New Relic (NYSE:NEWR) released mixed fiscal third-quarter results on Tuesday. Revenue exceeded guidance, but losses were wider than anticipated. In addition, management reduced its projections for fiscal 2020 cash from operations (cash generated by operating activities) and free cash flow (cash left after operating expenses and capital expenditures) for the third consecutive time despite higher forecasted revenue.

Should investors view this update as a short-term distraction or should they fear the cloud-based software specialist won't reach its long-term goals?

No economies of scale yet

Over the last several years, New Relic has developed software tools for companies to monitor their on-premises and cloud applications and computing infrastructures. And in May, it released its New Relic One platform that regroups all these functionalities into one unique and consistent environment, which simplifies the prevention and troubleshooting of computing issues. In addition, New Relic One's programmability -- a differentiating feature in the competitive monitoring market -- allows customers to build applications based on the platform.

Person using a futuristic head up display interface screen with data and key performance indicators for data monitoring and analytics.

Image source: Getty Images.

Thus, the company's fiscal third-quarter revenue of $153 million, up 23% year over year, above the guidance range of $148 million to $150 million, seems encouraging. But despite the larger revenue base, losses from operations (using generally accepted accounting principles (GAAP)) increased to $24.2 million compared to a loss of $8.5 million a year ago.

Management explained during the earnings call that this negative development was due to strong hiring during that quarter to boost the company's revenue growth. It also discussed how it would keep on prioritizing revenue growth over profitability. But this is not a new strategy. And yet management decreased its cash from operations and free cash flow guidance for the third time this fiscal year, which indicates the company needs to ramp up its expense projections to better coincide with its revenue growth.

Guidance Date Forecasted 2020 Revenue  Forecasted 2020 Cash From Operations  Forecasted 2020 Free Cash Flow
Q4 2019 $600 million-$607 million    $115 million-$125 million    $55 million-$65 million    
Q1 2020 $600 million-$607 million   $100 million-$110 million   $40 million-$50 million  
Q2 2020 $588 million-$593 million $90 million-$100 million  $30 million-$35 million  
Q3 2020 $594 million-$596 million $67 million-$72 million  $3 million-$8 million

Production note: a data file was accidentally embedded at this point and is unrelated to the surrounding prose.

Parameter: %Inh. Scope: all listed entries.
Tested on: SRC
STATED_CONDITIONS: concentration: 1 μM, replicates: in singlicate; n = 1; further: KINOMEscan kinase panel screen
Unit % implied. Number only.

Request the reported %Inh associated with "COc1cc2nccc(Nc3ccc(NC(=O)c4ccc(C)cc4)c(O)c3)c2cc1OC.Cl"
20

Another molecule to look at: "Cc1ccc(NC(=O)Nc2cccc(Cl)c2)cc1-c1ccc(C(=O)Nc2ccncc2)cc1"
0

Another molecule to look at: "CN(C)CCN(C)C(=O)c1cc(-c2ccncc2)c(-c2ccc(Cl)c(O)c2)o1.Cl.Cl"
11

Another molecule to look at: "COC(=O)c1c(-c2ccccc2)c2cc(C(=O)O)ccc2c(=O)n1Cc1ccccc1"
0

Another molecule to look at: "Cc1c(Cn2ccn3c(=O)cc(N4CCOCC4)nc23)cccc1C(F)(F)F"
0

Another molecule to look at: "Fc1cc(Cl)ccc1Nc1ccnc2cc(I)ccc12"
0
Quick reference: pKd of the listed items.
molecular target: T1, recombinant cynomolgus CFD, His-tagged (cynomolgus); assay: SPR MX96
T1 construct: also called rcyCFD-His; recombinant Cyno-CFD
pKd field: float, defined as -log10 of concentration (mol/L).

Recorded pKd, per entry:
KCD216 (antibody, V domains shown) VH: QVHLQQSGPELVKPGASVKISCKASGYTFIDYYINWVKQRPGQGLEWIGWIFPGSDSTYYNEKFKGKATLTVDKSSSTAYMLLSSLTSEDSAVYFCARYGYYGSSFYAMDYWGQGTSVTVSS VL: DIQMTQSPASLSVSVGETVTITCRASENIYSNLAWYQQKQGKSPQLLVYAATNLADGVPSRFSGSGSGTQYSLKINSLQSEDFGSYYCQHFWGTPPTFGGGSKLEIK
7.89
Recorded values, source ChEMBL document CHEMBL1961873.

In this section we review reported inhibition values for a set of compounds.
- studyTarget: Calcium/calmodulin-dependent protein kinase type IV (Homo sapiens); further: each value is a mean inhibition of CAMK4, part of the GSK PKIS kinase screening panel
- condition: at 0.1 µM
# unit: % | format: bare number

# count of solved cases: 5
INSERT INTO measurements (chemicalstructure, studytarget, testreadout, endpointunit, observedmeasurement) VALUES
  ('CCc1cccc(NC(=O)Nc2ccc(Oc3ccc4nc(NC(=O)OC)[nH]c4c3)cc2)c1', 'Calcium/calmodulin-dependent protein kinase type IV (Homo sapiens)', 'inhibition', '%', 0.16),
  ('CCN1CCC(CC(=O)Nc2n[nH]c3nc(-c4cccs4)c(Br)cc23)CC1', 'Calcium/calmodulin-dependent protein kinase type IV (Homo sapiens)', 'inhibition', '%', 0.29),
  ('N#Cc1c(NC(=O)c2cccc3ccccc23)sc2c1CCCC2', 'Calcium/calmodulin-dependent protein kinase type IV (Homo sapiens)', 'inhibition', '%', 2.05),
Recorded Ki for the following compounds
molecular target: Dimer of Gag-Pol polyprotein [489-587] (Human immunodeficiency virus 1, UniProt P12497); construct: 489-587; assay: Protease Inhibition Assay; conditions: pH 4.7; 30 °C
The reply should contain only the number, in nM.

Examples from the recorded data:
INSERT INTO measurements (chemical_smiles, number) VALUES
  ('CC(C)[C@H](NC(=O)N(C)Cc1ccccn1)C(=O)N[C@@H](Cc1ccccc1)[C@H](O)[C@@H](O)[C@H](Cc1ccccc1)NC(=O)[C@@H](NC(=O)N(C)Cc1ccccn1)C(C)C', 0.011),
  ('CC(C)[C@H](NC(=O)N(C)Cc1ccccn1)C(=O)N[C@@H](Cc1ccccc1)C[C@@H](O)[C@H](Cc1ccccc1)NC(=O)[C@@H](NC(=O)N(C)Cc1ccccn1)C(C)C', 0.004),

Data source: New Relic.

Should investors worry?

These weak results seem worrying since they take place shortly after the company released its New Relic One platform, which was touted as something to help drive company performance over the next several years. Instead, it seems to be generating higher-than-expected expenses and the dollar-based net expansion rate reveals underwhelming execution.

The dollar-based net expansion rate, which shows the evolution of spending from existing customers, decreased from 112% a year ago to 109%. Since it remains above 100%, it suggests existing customers are consuming more New Relic products, which seems positive. But the rate fell year over year, despite the boost the New Relic One platform should represent. At the same time, competitors like Datadog and Elastic N.V. are generating much higher dollar-based net expansion rates -- above 130%.

Management explained that this disappointing outcome was related to reduced spending from a few customers, including one large one. It expects the indicator to improve next quarter. But it still appears to be an indication that the New Relic One platform doesn't seem to lead to better performance with existing customers, which should worry investors. 

Looking forward

Despite these initial challenges with its New Relic One platform, management indicated the company's long-term goals highlighted during its Investor Day presentation in mid-December remained valid. It still expects to grow revenue from $571.9 million over the last 12 months to $1 billion in fiscal 2023, and it still plans to improve non-GAAP operating margin to a range of 10% to 12%.

Investors should worry about the extra uncertainties related to the latest quarterly results, though. Even if the company delivers according to management's long-term expectations, the valuation of this growth stock right now remains rich.

Based on the midpoint of medium-term guidance, the market values New Relic at 37.8 times its forecasted 2023 non-GAAP operating income. And that doesn't take into account that non-GAAP operating income ignores some important costs (such as share-based compensation), which amounted to $25.9 million during the last quarter (16.9% of revenue).

Given the significant uncertainties and the high valuation of New Relic at the moment, investors should probably stay on the sidelines.

This article represents the opinion of the writer, who may disagree with the “official” recommendation position of a Motley Fool premium advisory service. We’re motley! Questioning an investing thesis -- even one of our own -- helps us all think critically about investing and make decisions that help us become smarter, happier, and richer.